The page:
new media artist

I've been thinking about...
  1. Figure AI

    In case you missed it, a couple months ago, Figure released a video showing their robot doing some pretty impressive stuff. We might be fast approaching a golden age of robotics and automation.

  2. TED talk by Computer Vision pioneer Fei-Fei Li

    Another way to look at the problem posed by the previous post is that multimodality is a necessary step in order to improve LLMs performance. Fei-Fei Li talks about this in her latest TED talk, drawing a parallel with the appearance of vision in biology (the kind of comparisons I have a soft spot for, obviously)

  3. Are we reaching a limit for current LLMs?

    This week we had the launch of two multimodal AI products by OpenAI and Google. While their demos were quite impressive, it is worth noting that models themselves don't appear to be much smarter than their predecessors. Some recent research is questioning how much more we can get from the current transformer architecture. Here is one of the papers recently released, alongside a video from Computerphile (one of my favourite Youtube channels).

  4. MIT Fab Labs

    Related to this topic, I’ve discovered the incredible network of MIT fab-labs, started by Neil Gershenfeld at the MIT Center for Bits and Atoms. I can’t believe there isn’t one in London! Dreaming up plans to start one right now.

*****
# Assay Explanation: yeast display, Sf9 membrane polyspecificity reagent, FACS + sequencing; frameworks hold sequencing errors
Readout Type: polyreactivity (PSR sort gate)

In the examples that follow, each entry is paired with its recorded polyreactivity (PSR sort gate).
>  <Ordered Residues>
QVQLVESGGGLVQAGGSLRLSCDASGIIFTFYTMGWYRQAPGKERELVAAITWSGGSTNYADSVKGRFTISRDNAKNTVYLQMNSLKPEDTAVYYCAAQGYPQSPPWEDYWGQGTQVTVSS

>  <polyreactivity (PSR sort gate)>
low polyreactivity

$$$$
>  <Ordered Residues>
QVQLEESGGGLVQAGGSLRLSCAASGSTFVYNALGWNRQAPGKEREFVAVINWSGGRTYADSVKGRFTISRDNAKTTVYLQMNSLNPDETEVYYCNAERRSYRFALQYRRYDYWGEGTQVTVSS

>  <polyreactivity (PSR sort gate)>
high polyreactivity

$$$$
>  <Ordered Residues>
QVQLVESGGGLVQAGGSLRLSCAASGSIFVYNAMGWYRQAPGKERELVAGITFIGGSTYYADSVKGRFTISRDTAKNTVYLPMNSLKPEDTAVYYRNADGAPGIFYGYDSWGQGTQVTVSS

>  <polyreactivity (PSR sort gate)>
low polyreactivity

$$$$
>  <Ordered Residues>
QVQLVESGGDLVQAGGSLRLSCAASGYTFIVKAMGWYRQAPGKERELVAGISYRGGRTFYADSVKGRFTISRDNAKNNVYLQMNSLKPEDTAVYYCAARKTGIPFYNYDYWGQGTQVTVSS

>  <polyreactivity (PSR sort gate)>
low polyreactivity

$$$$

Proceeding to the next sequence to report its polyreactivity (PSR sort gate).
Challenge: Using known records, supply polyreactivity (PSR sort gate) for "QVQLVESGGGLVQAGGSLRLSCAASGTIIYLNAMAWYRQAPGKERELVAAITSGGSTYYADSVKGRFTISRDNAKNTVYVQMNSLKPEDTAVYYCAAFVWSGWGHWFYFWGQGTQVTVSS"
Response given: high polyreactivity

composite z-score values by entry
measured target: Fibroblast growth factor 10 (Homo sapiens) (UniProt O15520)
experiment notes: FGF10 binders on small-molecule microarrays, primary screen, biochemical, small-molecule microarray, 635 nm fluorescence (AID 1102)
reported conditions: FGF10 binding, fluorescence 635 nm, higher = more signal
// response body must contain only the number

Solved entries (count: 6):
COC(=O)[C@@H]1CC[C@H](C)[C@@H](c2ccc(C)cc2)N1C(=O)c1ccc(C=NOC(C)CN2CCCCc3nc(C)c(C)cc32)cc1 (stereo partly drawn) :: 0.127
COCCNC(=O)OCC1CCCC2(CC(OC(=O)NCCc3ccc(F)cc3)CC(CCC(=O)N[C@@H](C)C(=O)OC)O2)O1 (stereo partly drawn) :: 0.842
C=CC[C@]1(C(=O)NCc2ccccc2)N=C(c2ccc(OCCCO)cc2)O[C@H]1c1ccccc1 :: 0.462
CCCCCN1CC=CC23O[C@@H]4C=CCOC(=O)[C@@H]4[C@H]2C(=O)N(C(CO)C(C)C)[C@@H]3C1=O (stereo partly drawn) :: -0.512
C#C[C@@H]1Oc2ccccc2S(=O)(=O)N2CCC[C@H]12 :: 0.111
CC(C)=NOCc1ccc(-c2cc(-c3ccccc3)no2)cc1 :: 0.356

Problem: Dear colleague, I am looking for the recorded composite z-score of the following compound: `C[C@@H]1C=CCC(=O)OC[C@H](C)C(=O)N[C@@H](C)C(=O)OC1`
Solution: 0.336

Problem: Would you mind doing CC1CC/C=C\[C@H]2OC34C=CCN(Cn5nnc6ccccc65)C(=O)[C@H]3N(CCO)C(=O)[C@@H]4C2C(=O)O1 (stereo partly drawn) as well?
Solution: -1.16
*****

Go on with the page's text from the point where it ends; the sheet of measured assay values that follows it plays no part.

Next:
5. Beyond Digital: Design and Automation at the End of Modernity - Mario Carpo

    I’ve been reading the latest book by Mario Carpo, Beyond Digital: Design and Automation at the End of Modernity. A fascinating exploration of how robotics and artificial intelligence will enable us to rethink making practices. I want to leave here a short quote, but I strongly encourage you to give it a read: ”Before the rise of modern engineering traditional societies lived in a world of physiocratic penury, where manufacturing and building where at the mercy of local supplies of materials and labor. Pre-industrial artisans did not have much of a choice: most of the time they had to make the most of whatever material, and labor, they had on site. These constraints were eliminated by industrial production, but—for a number of reasons, not limited to climate change—the environmental, social, and thermodynamical costs of of mass production and mass transportation are increasingly unwelcome. Today, in compensation, we can use computation and robotic labor to reenact some aspects of our ancestral artisanal economy, and recover at least some of its inherent, circular sustainability. Robotic forestry driven by machine vision is already relatively common, and experiments with scan-and-pick stone assembly, and computationally optimized carpentry, made of branches and forks as found, are ongoing.”